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Old 05-31-2016, 02:51 PM   #21
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I still, after 25 years in US, can't understand why they are so small. That size crayfish in Russia were considered babies, and one was not allowed to keep, ad to throw back in the water. The crayfish we used to get was the size of grocery store lobster. And it tasted so good it didn't need any spice. Some salt and fresh dill for boiling. Lots of beer to wash it down.


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Old 05-31-2016, 03:05 PM   #22
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That kind don't get much bigger than 6 inches or so. The GDs kept one as a pet for a long time and it maybe got to 6.5 inches.
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Old 05-31-2016, 03:57 PM   #23
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Quote:
Originally Posted by CharlieD View Post
I still, after 25 years in US, can't understand why they are so small. That size crayfish in Russia were considered babies, and one was not allowed to keep, ad to throw back in the water. The crayfish we used to get was the size of grocery store lobster. And it tasted so good it didn't need any spice. Some salt and fresh dill for boiling. Lots of beer to wash it down.
CharlieD, it's a different species from what you had in Russia.

Also remember that this dish is from the southeast and south coasts of the United States, where spicy foods are common. It's not that the crawfish *need* spice - it's that the people living in these areas like spicy food.

It's very much like the New England boiled dinner, except that smaller shellfish are used instead of lobster. Where I live, shrimp is more common because it's available locally. Crawfish are not as common here.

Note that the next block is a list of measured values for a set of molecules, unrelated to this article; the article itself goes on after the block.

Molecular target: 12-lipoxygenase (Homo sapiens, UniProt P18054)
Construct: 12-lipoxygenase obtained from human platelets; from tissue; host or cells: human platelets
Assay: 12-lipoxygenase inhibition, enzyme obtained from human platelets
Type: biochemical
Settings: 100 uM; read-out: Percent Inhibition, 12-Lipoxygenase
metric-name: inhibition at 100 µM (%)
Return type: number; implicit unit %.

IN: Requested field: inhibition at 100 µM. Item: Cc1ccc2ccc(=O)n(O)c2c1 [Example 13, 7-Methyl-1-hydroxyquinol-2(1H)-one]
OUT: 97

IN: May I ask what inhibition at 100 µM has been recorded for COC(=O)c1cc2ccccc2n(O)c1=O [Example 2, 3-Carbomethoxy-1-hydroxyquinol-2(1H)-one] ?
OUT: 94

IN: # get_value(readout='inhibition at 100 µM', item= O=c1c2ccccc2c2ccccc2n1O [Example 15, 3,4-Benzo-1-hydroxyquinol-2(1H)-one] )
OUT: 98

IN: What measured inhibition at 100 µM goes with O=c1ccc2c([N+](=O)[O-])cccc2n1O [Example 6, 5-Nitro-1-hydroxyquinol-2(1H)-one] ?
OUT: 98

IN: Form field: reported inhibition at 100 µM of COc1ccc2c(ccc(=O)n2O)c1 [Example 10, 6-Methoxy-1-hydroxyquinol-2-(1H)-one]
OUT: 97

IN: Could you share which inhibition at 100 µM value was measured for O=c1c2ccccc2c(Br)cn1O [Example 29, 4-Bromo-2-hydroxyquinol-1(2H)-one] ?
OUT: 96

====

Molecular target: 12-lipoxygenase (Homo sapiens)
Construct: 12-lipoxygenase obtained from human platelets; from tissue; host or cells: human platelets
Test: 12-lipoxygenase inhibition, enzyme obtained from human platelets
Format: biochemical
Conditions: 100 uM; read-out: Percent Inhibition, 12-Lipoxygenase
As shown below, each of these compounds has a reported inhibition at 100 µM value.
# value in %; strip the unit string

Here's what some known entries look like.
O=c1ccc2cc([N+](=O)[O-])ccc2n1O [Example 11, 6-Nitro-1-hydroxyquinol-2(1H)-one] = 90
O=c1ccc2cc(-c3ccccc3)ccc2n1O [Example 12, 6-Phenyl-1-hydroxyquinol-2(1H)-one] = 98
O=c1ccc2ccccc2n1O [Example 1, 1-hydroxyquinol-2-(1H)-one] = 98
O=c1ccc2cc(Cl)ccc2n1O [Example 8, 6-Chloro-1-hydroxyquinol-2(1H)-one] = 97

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Old 05-31-2016, 06:10 PM   #24
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Originally Posted by GotGarlic View Post
CharlieD, it's a different species from what you had in Russia.

Also remember that this dish is from the southeast and south coasts of the United States, where spicy foods are common. It's not that the crawfish *need* spice - it's that the people living in these areas like spicy food.

It's very much like the New England boiled dinner, except that smaller shellfish are used instead of lobster. Where I live, shrimp is more common because it's available locally. Crawfish are not as common here.

We have native crawfish up here, they're mudbug size. You probably have them where you are too, Charlie. A friend says they tear up her somewhat swampy backyard every year. Apparently they're edible as well.
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Old 06-02-2016, 01:52 PM   #25
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Better late than never,right? I cook the veges and sausage separately from the crawfish and then remove and keep warm. During the time for the pot to get to a rolling boil and while the veges/sausage cook, I rinse/soak the crawfish until the water draining from the coolers runs clear. It took 3 rinses with this sack. Then they are purged (soaked and drained) using kosher salt.

Veges and sausage in the pot.



Crawfish after soaking and rinsing, waiting to be purged.





Once the crawfish are done, they go in a cooler with some of the boil liquid and bags of ice to stop the cooking. They then soak for 20 minutes before being served along with the veges and lots of ice cold beer.

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